Colouration in Animals

Colouration in animals is determined by one factor, and that is not being seen. A prey animal wants to be able to hide from a predator so that it doesn’t become lunch, and a predator wants to be able to hide so that it can successfully catch its lunch. This “hiding” in form of colouration is also known as camouflage. 

Camouflage is used to avoid detection and it involves the skin, fur or feathers which incorporate the use of colours or patterns to blend in with the surroundings. As I said before, prey species use camouflage to aid their chances of survival by making it harder for predators to detect them. Predators use camouflage to avoid detection by prey to be able to hunt more successfully. 

There are four different types of camouflage and they are:

  • Concealing colouration – this is where the body colour is the same as the environment, usually the vegetation or ground. This is the most common type of camouflage. For example, a lion Panthera leo
  • Counter-shading – this is fairly similar to concealing colouration, but the back and belly are different colours. This is used for concealment from above or below. The dark ground matches the back when the animal is viewed from above. The belly is light coloured to match the sky when viewed from below. 
    • This type of shading can ‘flatten’ the animal, giving it a 2D appearance which makes it harder to see. A good example of a land animal with counter shading is an impala
    • This type of camouflage is fairly common in sea dwelling creatures.
  • Disruptive colouration – this uses spots, stripes or other patterns. It is used to ‘break up’ the body outline so that it blends into the background. The overall shape is therefore disguised and appears all but invisible to other animals
    • Most mammals only have black and white vision, which relies on movement and shape.
    • Examples include kudu Tragelaphus strepsiceros, leopard Panthera pardus, bushbuck Tragelaphus scriptus, zebra Equus zebra zebra, E. z hartmannae, E. quagga and serval Leptailurus serval. There are many more examples all over the world, however these are just a few African examples for this type of camouflage.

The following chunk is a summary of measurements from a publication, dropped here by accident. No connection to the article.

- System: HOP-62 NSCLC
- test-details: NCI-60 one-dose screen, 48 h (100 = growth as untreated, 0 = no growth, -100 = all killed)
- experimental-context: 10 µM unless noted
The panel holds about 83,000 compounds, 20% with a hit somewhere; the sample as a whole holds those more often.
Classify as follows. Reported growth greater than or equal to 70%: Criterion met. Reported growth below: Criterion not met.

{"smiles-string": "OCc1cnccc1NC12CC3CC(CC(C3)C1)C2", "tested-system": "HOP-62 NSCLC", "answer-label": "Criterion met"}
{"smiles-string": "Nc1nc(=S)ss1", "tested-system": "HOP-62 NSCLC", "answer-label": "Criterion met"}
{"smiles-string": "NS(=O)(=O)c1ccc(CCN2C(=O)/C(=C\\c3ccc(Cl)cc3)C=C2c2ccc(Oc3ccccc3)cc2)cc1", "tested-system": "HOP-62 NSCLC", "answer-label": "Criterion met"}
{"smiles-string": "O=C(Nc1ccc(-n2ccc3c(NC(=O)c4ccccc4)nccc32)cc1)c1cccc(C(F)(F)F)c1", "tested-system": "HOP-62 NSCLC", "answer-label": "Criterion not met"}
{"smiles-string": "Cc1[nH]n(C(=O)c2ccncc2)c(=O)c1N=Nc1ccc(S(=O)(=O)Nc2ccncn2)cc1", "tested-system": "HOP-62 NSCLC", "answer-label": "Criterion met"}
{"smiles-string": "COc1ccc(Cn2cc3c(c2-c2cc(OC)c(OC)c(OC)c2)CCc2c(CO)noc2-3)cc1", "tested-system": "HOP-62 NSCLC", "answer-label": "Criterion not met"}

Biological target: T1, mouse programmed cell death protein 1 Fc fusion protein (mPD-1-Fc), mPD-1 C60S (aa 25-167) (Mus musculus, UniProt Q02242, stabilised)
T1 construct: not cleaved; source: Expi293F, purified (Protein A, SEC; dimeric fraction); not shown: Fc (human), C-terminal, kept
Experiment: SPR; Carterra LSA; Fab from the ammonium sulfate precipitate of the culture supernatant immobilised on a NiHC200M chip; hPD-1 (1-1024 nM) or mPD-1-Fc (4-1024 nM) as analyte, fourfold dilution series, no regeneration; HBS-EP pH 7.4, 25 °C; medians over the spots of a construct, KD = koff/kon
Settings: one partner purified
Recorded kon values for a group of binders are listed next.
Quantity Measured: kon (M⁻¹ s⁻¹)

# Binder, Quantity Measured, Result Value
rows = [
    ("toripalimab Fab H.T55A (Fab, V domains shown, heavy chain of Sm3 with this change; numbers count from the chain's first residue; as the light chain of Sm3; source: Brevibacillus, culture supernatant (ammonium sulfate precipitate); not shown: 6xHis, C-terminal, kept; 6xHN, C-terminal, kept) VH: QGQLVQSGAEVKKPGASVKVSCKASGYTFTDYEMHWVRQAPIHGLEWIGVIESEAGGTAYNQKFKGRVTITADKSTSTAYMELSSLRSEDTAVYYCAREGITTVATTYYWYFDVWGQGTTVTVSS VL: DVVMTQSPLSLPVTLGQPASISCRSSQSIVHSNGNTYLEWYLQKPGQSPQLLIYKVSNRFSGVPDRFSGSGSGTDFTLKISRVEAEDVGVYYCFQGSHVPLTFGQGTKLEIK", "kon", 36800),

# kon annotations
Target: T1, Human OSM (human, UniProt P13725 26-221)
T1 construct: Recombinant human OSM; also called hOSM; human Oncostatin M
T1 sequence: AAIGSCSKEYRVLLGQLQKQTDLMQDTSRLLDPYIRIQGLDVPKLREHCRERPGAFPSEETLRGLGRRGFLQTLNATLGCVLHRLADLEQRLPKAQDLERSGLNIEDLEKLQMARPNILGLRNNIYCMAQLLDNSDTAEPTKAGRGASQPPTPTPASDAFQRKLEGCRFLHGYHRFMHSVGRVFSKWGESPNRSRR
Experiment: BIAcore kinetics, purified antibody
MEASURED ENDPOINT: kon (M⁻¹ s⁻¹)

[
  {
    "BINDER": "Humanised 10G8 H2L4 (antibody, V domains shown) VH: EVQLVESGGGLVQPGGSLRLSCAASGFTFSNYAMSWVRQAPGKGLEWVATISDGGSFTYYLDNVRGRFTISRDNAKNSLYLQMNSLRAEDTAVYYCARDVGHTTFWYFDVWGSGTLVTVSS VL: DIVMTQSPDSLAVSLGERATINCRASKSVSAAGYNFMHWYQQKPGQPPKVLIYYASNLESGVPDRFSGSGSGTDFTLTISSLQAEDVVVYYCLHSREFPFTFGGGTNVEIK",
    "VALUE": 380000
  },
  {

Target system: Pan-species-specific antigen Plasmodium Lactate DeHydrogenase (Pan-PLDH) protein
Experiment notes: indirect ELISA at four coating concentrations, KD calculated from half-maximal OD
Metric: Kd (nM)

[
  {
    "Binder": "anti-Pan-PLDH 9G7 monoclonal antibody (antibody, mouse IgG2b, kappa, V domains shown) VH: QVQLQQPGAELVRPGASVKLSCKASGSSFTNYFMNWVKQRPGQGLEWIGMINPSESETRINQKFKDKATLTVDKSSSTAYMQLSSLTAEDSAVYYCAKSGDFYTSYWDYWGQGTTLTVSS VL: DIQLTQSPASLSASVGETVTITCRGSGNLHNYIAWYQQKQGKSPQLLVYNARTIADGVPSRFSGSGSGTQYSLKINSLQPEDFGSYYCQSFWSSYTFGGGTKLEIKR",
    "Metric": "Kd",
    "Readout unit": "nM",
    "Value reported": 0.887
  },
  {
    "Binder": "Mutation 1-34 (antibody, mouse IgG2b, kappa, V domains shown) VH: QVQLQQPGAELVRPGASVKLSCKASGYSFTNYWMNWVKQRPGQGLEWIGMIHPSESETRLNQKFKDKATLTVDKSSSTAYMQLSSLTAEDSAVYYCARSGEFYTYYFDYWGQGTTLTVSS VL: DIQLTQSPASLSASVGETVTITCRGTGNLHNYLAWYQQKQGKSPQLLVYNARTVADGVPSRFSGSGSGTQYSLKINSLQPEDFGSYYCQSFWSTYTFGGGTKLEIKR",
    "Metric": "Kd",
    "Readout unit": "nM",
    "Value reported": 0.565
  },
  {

• Disguise – this can be easily confused with concealing colouration, however, as well as the colour of the animal blending in with the environment, the body shape is made to look like something non-living in its environment also. This is mostly used in insects, such as stick and leaf insects. 

So, as you can see, camouflage is very important to animals. But now let’s look at when colouration gets it wrong. Colour in animals is determined before the animal is born and is controlled by a gene. There are many thousands, maybe millions of genes that will determine how animals look and behave. It is the same in both you and me. We have two types of genes that will determine whether a specific trait is shown: dominant or recessive genes. A trait is the physical feature shown, such as hair or eye colour in humans. The specific trait genes are known as alleles.  Here are a couple of tables to show how recessive and dominant genes work:

Both parents have brown eyes. B – dominant brown eye allele, b – recessive blue eye allele. BB – brown eyes, Bb – brown eyes, bb – blue eyes

So here in this basic diagram, it shows that both the parents have brown eyes but carry the blue eye gene. The dominant gene is brown eyes, however there is a ¼ chance that the child will have blue eyes. 

One parent has blue eyes, the other has brown eyes. B – dominant brown eye allele, b – recessive blue eye allele, Bb – brown eyes, bb – blue eyes

The second table shows that one parent has brown eyes and the other parent has blue eyes. Brown remains the dominant gene, but as the parent with brown eyes still carries the blue eye gene, there is now a 2/4 chance that the child will have blue eyes.